SOCIABILITY. -- Dr. Small describes the sociability-interest as including "appetites for personal intercourse of a purely spiritual sort, without conscious reference to physical contact or material exchange" (457). "The fact is, that all men tend normally to desire contacts with other men of a sort to gratify their pure sense of personality. We mean by sociability, then, those elements in the relations of persons which correspond with this desire" (458). "It means assertion of right to have feelings respected and opinions weighed and judgments considered on their merits, instead of having them summarily quashed at the dictation of other men's interests" (459). Closely related with this instinct of personal integrity, and intimately involved in its realization, is a social claim which may be called, in the absence of a better term, the craving for reciprocal valuation" (461). "No one has made it evident that there is an important section of life made up of conditions in which personality pure and simple reacts upon personality, and immediately assists or retards normal satisfaction" (458). "Assertion of personality in distinction from other personality, and exchange of recognitions of persoual valuation, are as proper incidents of human satisfaction as supply of the bodily demand for food and air" (461).

St. Thomas treats these matters as external goods of the mind. "The principal external goods satisfying intellectual cravings are fame, honor, glory" (1-2ae, Q. 2, a. 3). "Men desire to be recognized and honored" (ibid). "These spiritual goods are necessary to fit us for our daily duties" (2-2ae, Q. 73, a. 2, ad. 3). "No one has a right to take from us our reputation or glory" (ibid.).

The content of the term "sociability" in Small's classification is substantially identical with what St. Thomas calls external goods of the mind.

KNOWLEDGE. -- Professor Small looks upon knowledge as "good both as a means to other goods, and also as an activity of the person, without reference to any ulterior end" (462). In representing knowledge as a means to other elements of living he indicates that the knowledge needed by an individual is such as to "insure the persistence of the social process at the point where the given individual functions. One is not a well-working socius unless one has the knowledge necessary to provide for self-conduct of one's own part of the social process" (462f). "On the other hand, knowledge as an achievement by itself calls for a going out in thought as far as possible from the thinker's personal function, and a discovering of the content and meaning of as much as possible of the whole life-process, within which the thinker occupies a place" (463). "Knowledge as a means of maintaining the standard of life is practically desired by everybody. Knowledge as vision of the meaning of life, and of what the standard of life should be, is needed by everybody, but is in far less general demand" (463). Our valuations of knowledge tend to scale up and down from the meaning of the nearest details of our individual lives, at the one extreme, to the largest correlations of the total lifeprocess, past, present, and future, at the other" (463). "The whole social process thus realizes itself through the intelligence of the individual, while the individual process, in its intellectual phase, realizes itself through progressive mental representation of the whole social process" (464).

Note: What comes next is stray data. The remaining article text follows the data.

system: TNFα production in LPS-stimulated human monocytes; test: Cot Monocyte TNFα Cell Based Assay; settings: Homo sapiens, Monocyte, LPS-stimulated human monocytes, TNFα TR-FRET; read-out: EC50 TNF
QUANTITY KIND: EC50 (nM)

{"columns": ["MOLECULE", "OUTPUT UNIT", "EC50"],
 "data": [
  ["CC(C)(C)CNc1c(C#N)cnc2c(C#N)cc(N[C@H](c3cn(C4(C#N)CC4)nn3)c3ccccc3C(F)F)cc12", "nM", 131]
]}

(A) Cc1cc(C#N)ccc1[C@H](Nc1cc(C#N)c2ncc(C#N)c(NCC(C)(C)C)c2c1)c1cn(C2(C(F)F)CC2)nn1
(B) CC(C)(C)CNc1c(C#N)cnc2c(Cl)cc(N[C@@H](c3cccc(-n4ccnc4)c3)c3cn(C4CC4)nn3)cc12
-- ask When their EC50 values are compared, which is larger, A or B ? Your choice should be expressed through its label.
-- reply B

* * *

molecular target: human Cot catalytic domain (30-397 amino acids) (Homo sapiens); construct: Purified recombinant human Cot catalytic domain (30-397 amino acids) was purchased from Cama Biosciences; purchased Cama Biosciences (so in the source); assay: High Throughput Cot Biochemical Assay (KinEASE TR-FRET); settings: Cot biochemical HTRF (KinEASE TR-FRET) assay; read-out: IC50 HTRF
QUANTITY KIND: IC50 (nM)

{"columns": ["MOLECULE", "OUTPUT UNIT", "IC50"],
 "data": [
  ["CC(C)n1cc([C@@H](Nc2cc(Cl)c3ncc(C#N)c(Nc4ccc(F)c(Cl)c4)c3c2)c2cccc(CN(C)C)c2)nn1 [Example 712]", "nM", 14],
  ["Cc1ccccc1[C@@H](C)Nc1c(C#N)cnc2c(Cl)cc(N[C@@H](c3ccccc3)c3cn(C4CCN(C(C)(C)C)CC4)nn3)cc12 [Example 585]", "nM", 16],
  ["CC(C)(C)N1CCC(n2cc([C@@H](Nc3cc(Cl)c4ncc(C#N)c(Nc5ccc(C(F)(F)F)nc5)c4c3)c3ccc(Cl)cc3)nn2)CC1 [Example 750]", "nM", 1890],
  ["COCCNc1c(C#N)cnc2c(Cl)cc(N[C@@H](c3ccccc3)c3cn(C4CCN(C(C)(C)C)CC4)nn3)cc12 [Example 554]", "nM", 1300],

We see from the above that there are included in the knowledge interest, all phases of practical and theoretical knowledge in as far as the former is needed for the practical social efficiency of the individual, and the latter is needed in completing the problem of understanding and interpreting the social universe. The range of this interest, therefore, is from the smallest practical detail of life out to its ultimate philosophy. Thus it includes all sciences, methods of research, coordination of social forces to promote research, all technological sciences, and as well the knowledge element in ethics and theology (General Sociology, 724).

St. Thomas describes three kinds of knowledge: that of things to be believed, things to be desired, things to be done (Opus., IV). Unfortunately he does not develop the thought here.